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OSHO Online Library   »   The Books   »   Zen: The Quantum Leap from Mind to No-Mind
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Chapter 4: Zen Is as Simple as the Taste of Tea

Wherever you are, in the East or in the West, inside there are no directions, no indications, but just pure isness. You are, and so strongly that you don’t have to believe in it: you cannot disbelieve. All the religions of the world have been telling people to believe, and I want to make it clear to you that unless you come to a point where you cannot disbelieve, all your beliefs are meaningless. That point where you cannot disbelieve, that indubitable point, is neither East nor West.

And in fact that was the purpose of Bodhidharma going from India to China. In those days in China, when Bodhidharma reached, they were overwhelmed by the thoughts and philosophy of Confucius and Mencius, both great intellectuals. But neither of them had known the peace of no-mind. They knew much - and yet they knew nothing.

Bodhidharma’s master had sent him; it was a long journey. Three years he had to waste to reach China. He himself was a son of a king. His master gave him this order: “It is now absolutely essential that you carry the message of being in to China, because it is being overwhelmed by Confucius, Mencius and other thinkers. They think they have found the truth. Go and make it clear that mind is absolutely impotent. ‘If you want to know the truth, you will have to have the courage to leave the mind aside. Push it aside and enter into your silence.’”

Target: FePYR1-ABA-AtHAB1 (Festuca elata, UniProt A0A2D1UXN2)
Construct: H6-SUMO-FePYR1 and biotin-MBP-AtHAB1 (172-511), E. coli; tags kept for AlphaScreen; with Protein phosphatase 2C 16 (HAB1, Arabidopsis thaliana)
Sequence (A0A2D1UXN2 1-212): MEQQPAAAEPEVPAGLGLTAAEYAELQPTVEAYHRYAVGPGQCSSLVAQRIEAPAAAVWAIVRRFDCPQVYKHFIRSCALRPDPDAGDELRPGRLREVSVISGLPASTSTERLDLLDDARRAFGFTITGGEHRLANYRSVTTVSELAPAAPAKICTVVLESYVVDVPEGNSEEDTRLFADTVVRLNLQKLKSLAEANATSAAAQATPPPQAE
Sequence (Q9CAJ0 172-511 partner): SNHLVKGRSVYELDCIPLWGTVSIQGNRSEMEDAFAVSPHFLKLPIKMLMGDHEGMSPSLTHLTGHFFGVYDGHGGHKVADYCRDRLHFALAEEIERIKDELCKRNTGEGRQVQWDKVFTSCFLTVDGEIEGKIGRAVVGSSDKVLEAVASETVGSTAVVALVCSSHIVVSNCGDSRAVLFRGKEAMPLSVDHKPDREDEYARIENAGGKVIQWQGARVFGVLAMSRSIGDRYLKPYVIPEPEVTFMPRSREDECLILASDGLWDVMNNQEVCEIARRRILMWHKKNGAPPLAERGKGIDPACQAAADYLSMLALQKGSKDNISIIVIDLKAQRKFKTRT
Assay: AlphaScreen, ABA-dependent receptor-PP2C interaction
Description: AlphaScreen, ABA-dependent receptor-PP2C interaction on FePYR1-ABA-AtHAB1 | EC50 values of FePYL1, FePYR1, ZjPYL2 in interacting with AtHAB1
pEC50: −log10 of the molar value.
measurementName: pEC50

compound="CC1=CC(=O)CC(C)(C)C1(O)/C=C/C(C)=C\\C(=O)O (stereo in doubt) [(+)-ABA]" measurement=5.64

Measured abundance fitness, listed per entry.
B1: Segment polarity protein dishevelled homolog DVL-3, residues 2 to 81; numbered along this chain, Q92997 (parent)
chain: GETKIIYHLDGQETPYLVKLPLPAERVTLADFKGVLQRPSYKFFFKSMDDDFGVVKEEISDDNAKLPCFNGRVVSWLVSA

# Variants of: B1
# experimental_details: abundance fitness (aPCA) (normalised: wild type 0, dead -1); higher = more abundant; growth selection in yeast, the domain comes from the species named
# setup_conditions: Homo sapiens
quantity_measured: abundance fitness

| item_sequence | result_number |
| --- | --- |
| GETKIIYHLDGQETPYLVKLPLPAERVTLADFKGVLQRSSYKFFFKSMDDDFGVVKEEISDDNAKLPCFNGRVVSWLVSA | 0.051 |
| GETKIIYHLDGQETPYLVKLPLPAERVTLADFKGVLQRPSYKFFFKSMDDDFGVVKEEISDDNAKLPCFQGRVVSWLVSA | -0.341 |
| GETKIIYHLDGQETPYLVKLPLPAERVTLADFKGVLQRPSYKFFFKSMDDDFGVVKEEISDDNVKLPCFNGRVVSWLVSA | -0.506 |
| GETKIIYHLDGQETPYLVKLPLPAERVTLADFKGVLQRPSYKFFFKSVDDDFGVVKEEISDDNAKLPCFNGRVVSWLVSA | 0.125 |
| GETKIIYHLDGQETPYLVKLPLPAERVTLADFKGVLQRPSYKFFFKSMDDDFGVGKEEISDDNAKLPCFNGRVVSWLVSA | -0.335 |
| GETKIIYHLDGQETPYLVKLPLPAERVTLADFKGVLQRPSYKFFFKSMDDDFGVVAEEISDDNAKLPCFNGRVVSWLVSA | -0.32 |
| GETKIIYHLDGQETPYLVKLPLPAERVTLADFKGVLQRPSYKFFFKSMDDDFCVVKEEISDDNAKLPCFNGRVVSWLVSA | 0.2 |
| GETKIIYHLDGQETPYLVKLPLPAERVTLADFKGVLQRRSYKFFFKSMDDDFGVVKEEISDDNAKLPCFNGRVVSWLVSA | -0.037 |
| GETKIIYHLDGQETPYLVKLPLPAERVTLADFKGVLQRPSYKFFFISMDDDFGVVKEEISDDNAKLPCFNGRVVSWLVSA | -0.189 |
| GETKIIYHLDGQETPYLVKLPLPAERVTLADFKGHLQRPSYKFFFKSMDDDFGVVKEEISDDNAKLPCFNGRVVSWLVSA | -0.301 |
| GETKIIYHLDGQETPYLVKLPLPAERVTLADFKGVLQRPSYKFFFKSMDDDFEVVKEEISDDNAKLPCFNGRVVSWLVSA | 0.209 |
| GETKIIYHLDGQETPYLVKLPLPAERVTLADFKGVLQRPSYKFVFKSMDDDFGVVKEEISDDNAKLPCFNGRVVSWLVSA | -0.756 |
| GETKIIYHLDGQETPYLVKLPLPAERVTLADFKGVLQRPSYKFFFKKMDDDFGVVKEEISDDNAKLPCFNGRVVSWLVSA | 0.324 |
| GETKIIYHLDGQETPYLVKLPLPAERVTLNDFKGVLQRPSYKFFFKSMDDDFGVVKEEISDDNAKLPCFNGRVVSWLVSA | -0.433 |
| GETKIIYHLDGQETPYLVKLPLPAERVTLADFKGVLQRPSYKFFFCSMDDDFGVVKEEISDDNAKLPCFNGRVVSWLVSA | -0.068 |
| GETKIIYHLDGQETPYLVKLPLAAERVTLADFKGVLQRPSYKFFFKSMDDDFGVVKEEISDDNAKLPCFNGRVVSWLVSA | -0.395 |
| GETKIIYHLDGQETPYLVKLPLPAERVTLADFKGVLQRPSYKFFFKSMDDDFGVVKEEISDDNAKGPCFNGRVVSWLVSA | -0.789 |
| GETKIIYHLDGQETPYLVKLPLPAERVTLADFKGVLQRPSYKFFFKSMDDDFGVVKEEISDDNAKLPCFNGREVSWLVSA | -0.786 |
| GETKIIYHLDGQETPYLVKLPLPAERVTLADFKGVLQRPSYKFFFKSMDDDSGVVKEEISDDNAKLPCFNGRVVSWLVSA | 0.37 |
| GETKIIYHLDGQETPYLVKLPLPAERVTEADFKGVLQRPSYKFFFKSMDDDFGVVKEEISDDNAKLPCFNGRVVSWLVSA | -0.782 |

That was the reason why Bodhidharma went to China. Obviously, it became a traditional question for every Zen student.

Ryuge was asked by a monk,
“What is the meaning of Bodhidharma coming from the West?”
Ryuge said, “Wait till the stone turtle
speaks words of explanation and I will tell you.”

Ryuge’s temple was famous. He had a great turtle in front of his temple, cut out of a huge stone.

He said:

“Wait till the stone turtle
speaks words of explanation and I will tell you.”

He is saying, “This is not a question to be asked. And if you insist, I give you time. Wait till the stone turtle starts speaking.” Obviously it is absurd: that stone turtle is never going to give any explanations.

But Ryuge has answered in the Zen way, in the Zen language. Wait is the secret word. If you can wait silently, the meaning will shower on you like flowers. Or the meaning will arise in you like a flame. But wait!

Our minds are in such a hurry. We have completely forgotten the beauty of waiting. We want everything to happen faster, with more speed. But nobody considers that waiting has a beauty which you miss in your running after shadows.

Ryuge’s answer was perfectly right, “Wait till eternity. Wait; and you will find the meaning why Bodhidharma has come to China. The meaning will not be said to you by somebody else; it will arise in your own being. Just be silent.”

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